A culture substrate made of synthetic structures called “nichoids”, able to maintain the function of stem and progenitor cells during expansion, was designed and patented at Politecnico di Milano with the collaboration of CNR and Fondazione Cariplo.
This innovative culture substrate mimics the geometric constraints perceived by stem cells in their native microenvironment, the so-called “niche”, thus allowing the maintenance of cell stemness during expansion without a feeder layer. The nichoid substrate is fabricated by two-photon laser polymerization of a photo-sensitive resin, with a procedure which permits to extend the niche-patterned culture substrate up to an area compatible with large-scale biological research and with the clinical application of the cells expanded on the substrate as a therapeutic product. The nichoid substrate can be incorporated into a culture system that can be industrialized and commercialized, such as a mono- or multi-well plate, or a culture flask.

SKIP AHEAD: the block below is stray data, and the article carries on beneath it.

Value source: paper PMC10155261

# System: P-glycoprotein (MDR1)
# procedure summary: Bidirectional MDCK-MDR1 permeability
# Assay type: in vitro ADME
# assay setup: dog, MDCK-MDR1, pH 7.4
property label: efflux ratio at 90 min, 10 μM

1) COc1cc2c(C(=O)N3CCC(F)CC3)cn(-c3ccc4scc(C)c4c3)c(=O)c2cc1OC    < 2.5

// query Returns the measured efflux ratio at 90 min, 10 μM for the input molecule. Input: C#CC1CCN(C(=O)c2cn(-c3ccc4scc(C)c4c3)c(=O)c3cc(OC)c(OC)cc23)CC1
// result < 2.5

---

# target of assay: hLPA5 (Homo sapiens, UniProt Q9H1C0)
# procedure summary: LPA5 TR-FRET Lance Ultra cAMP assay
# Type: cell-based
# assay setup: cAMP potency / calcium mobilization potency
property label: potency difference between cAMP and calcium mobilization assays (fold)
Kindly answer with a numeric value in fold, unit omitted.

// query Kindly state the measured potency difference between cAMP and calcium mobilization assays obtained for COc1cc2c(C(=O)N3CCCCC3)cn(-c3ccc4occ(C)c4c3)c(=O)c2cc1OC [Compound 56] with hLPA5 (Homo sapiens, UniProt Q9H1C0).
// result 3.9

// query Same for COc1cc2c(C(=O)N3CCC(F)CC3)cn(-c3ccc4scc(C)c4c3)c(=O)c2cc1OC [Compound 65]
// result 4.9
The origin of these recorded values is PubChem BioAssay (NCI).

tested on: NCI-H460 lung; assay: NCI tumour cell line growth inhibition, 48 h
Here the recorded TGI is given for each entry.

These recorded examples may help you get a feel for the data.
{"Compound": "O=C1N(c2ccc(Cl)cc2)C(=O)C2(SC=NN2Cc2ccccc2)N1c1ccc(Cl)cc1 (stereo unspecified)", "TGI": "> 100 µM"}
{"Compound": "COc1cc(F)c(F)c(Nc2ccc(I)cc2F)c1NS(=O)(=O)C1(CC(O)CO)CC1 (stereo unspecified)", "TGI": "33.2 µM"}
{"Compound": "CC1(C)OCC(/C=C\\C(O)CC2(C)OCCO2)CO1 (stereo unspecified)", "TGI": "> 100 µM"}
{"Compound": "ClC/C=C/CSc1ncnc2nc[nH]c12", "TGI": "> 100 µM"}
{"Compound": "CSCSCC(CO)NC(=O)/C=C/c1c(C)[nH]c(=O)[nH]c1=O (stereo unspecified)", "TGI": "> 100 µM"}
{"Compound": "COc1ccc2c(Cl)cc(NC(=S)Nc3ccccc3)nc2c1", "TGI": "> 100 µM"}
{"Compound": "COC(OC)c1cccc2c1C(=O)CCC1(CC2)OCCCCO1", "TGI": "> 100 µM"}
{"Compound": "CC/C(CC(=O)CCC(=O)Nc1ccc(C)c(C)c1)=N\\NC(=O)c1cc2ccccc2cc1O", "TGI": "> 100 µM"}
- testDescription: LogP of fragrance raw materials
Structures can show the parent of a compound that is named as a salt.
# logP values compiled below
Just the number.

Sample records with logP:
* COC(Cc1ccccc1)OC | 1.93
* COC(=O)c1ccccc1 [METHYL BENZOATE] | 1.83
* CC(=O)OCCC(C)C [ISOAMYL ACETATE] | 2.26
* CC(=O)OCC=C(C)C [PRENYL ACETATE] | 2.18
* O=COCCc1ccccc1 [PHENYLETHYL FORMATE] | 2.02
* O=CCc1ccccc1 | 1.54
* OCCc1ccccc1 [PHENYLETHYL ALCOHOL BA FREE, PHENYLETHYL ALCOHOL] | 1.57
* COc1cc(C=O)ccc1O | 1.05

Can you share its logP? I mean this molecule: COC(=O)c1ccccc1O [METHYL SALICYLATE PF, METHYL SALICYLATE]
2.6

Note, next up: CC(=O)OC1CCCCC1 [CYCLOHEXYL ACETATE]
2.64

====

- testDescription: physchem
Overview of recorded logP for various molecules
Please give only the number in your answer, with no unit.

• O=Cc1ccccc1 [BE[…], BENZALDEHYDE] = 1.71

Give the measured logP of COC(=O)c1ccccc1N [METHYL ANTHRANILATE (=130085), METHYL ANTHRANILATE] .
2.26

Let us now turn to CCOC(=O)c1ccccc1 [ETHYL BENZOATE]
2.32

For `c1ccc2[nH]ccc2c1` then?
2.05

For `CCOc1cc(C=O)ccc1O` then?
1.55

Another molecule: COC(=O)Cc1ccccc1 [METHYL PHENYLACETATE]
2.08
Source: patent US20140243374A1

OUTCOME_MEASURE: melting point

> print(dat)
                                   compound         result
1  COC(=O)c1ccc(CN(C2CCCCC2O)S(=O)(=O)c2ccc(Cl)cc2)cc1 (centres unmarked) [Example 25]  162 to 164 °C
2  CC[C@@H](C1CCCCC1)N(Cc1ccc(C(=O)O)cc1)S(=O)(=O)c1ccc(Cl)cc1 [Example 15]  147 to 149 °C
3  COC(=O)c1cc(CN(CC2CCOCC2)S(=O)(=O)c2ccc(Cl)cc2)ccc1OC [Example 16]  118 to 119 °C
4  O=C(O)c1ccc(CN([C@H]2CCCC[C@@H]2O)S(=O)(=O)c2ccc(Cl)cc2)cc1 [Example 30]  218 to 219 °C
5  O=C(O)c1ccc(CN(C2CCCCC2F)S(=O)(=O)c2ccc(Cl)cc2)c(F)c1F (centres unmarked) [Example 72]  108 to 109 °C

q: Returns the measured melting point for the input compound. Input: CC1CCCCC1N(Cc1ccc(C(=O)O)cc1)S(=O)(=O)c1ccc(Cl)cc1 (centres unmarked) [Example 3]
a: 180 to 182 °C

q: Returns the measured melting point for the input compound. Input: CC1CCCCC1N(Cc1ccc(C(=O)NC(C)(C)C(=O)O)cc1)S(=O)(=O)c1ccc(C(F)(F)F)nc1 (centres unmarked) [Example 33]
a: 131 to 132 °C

The nichoid substrate has been extensively validated with human bone marrow-derived mesenchymal stem cells and with mouse-derived embryonic stem cells.
The advantages of the nichoid substrate, over traditional flat substrates, after prolonged cell expansion in the total absence of a cell-feeder layer and of soluble factors (including the “leukemia inhibitory factor” or LIF) are:
- cell density increases by 70%;
- cell expression of stemness markers is maintained comparable to non-expanded control cells;
- thanks to the feeder-free and xeno-free culture, the cells cultured in the nichoid substrate would be suitable for a clinical application in the context of a stem cell therapy.
Moreover, all the standard biological analytical techniques (including trypsinization, staining, immunofluorescence, optical microscopy, histology, histochemistry, etc.) can be applied on cells expanded in the nichoid substrate because this substrate is fully three-dimensional for the cells, but it is only 30 microns thick, thus optically accessible.